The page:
FALMOUTH — George Jay Willhoite, 92, of Falmouth, a U.S. Army veteran who survived some of the fiercest fighting of World War II, died Oct. 15.
Willhoite was born March 13, 1922, in Sac City, Iowa, the second son of George Buford Willhoite and Mabel Trumbauer Willhoite.
A child of the Great Depression, he moved as a boy to Mankato, Minnesota, where he lived during his grade-school years, and honed the ice skating skills he would enjoy for many years. His family later moved to Des Moines, Iowa.
Willhoite attended the University of Iowa, where he met his future wife, Betty Jean Peterson. They were married Jan. 12, 1944. Soon afterward, Willhoite was deployed to Europe with the 707th Tank Battalion. He saw action in the Hurtgen Forest and during the Battle of the Bulge. He ended his service with the Allied occupation forces in Germany.
After returning home, Willhoite earned his law degree from the University of Iowa, and then went to work for the Standard Oil Co. of Indiana, known as Amoco. He began his career in the oil fields of Texas, where he and Betty also began their family. A son, Mark, was born in 1951, and son John followed in 1953.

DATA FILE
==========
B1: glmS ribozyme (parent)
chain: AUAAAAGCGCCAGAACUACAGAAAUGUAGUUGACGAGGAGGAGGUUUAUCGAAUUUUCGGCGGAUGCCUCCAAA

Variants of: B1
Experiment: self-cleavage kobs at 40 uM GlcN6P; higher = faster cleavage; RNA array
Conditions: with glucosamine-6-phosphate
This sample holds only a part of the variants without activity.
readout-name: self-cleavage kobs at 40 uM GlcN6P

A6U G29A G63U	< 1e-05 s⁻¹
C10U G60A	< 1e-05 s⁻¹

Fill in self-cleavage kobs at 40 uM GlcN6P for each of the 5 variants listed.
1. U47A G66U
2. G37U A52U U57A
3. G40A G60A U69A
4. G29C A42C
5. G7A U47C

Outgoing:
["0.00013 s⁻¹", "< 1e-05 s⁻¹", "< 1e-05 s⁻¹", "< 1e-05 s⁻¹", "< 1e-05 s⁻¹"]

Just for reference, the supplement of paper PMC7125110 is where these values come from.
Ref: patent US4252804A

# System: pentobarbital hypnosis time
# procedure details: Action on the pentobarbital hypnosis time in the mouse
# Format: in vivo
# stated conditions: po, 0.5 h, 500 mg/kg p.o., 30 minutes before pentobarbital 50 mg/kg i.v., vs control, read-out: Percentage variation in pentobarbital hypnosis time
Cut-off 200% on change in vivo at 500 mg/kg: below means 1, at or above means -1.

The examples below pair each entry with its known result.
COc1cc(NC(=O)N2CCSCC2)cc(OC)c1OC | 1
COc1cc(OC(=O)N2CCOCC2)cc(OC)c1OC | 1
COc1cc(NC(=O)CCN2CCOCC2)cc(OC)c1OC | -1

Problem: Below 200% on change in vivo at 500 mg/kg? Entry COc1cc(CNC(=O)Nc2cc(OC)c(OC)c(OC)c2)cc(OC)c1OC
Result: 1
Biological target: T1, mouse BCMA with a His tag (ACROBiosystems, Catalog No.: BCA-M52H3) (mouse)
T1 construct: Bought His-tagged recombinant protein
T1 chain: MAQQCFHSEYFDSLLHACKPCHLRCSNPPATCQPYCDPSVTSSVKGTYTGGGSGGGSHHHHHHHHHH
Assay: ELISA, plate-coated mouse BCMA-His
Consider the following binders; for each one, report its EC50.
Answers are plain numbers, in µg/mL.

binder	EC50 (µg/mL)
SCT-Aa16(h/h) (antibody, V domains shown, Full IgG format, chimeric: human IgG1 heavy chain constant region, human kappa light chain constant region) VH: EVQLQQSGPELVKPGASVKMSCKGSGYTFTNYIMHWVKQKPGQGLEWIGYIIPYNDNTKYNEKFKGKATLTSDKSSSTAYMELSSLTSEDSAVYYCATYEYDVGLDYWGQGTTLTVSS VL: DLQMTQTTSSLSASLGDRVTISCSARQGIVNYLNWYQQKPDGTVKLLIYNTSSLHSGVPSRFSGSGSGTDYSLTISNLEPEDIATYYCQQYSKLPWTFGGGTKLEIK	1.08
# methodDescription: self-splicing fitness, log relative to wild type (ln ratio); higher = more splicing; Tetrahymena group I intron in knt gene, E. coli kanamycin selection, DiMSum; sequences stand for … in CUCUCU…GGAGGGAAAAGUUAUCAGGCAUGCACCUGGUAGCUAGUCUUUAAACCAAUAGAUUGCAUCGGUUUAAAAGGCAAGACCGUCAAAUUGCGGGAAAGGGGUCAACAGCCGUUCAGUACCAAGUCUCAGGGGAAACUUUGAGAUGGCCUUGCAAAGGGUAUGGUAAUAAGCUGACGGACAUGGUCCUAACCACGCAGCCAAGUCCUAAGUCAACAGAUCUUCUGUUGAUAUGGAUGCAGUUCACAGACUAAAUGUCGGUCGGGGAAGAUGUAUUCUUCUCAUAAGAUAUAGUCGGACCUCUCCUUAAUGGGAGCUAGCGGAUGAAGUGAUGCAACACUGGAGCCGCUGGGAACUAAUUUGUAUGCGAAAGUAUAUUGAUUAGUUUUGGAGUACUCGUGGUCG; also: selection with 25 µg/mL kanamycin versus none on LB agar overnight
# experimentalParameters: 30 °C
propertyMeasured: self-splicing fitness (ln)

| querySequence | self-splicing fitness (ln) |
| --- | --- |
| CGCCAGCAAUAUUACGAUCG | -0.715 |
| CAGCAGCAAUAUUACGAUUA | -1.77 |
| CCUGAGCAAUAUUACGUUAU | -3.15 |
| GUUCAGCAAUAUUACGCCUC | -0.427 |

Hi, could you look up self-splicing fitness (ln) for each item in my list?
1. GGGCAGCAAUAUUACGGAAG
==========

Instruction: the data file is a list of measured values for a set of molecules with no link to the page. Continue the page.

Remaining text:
Willhoite worked his way up the ranks at Amoco, moving with his family to Connecticut in 1958 and taking a job at the company’s New York offices. In 1968, Willhoite was transferred to Amoco’s Chicago offices, and his family moved with him to Glenview, Illinois. He retired as director of foreign compensation, having traveled the world on the company’s behalf.
During retirement in the 1980s and ’90s, Willhoite spent many years as a volunteer at the Art Institute of Chicago and at Chicago’s Adler Planetarium. He was an avid photographer and painter, and could often be spotted bicycling through the streets of Chicago and the shore of Lake Michigan, looking for subjects. And in winter, he and his son Mark could often be found skating on Chicago’s public rinks.
In 2005, the Willhoite family moved to Falmouth, where he took an active role in the community and continued to pursue his passions for photography and painting. More than anything, he enjoyed spending time with his family, especially at gatherings at which grandchildren and other relatives could come together.
Willhoite is survived by his wife of 70 years, Betty, of Falmouth; a son, Mark, of Falmouth; a son and daughter-in-law, John and Beth, of Freeport; a grandson, Peter, of San Francisco; and a granddaughter, Sarah, of New York City.
Graveside services will be held at Iowa State University, in Ames, Iowa, during November.